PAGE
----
Why Banks Are Worried About the “Basel III Endgame”

The Bank for International Settlements is set to implement the “Basel III Endgame,” a new set of regulations which, if adopted, will substantially raise the amount of capital banks are required to hold in order to offset risk. Normally, banks and regulatory authorities work closely together. However, the banking industry has revolted against the proposed rules, insisting that the higher capital requirements will make it difficult for them to provide loans to clients like small businesses and homebuyers.

Basel, SWITZERLAND – July 1, 2019: Bank for International Settlements BIS, the tower building of the international financial institution owned by 60 central banks, operating in Basel since 1903. © MDart10 /

May 18, 2024 05:41 EDT

Big US banks lobbying against the Federal Reserve over proposals to increase their capital buffers are getting creative. For instance, as the Buffalo Bills battled the Cincinnati Bengals at Cincinnati’s Paycor Stadium last November, television ads from a bank trade group criticized the proposals as unnecessary and harmful for working families and small businesses.

“It’s the kind of thing you never expect from such an industry that’s often closely aligned with its regulators and that isn’t inclined to make such a big deal out of some regulatory initiative,” David Zaring, Wharton professor of legal studies and business ethics, said recently on the Wharton Business Daily radio show that airs on SiriusXM. Also unusually, the proposed rules have drawn opposition from both sides of the political aisle.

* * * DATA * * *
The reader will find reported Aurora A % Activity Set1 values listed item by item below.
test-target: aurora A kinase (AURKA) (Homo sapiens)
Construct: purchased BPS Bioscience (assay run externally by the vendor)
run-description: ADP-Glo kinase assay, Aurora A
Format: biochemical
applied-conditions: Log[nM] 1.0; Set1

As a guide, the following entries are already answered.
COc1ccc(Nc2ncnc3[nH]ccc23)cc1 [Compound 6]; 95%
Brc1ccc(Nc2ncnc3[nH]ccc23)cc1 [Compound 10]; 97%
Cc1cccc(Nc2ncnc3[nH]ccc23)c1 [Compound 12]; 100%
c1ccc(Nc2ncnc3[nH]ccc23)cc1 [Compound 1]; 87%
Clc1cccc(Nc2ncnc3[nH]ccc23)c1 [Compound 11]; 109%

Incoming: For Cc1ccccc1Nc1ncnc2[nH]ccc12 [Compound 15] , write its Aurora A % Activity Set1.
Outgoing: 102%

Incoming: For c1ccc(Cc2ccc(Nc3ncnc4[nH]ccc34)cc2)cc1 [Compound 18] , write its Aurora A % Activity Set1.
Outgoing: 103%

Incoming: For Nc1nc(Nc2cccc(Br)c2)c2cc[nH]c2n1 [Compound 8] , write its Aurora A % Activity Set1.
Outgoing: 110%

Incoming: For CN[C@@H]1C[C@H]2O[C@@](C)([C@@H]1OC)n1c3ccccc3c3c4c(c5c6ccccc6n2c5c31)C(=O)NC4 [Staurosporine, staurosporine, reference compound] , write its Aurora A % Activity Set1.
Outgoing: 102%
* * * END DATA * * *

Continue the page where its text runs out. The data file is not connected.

“Basel III Endgame” is the name of the final round of capital adequacy proposals from the Bank for International Settlements in Switzerland, which is owned by member central banks and acts as their banker. The latest rules are part of a series aimed at keeping the banking industry safer after the 2008 global financial crisis and the March 2023 regional banking crisis set off by the collapse of Silicon Valley Bank (SVB) and First Republic Bank.

The proposed rules will require large US banks (those with $100 billion or more in total assets) to increase their capital by an aggregate 16%, varying across banks based on their activities and risk profiles. “Most banks currently would have enough capital to meet the proposed requirements,” the Federal Reserve said when it unveiled the proposals last July. The new rules will also standardize the capital framework related to credit risk, market risk, operational risk and financial derivative risk. Banks would have a window between July 2025 and July 2028 to comply with the new framework.

So why the pushback from banks?

The affected banks do not see a need for that extra capital. The Bank Policy Institute is running a campaign called “Stop Basel Endgame.” It says the rules would limit banks’ capacity for mortgages, car loans, credit cards and small-business loans.

“Ironically, a proposal meant to mitigate risk will actually increase risk,” JPMorgan Chase chair and CEO Jamie Dimon argued in a congressional testimony. He said Basel III Endgame will increase borrowing costs for governments and businesses and that “regulators will be unable to see the next crisis brewing.” CEOs of other big banks echoed those sentiments in their testimonies.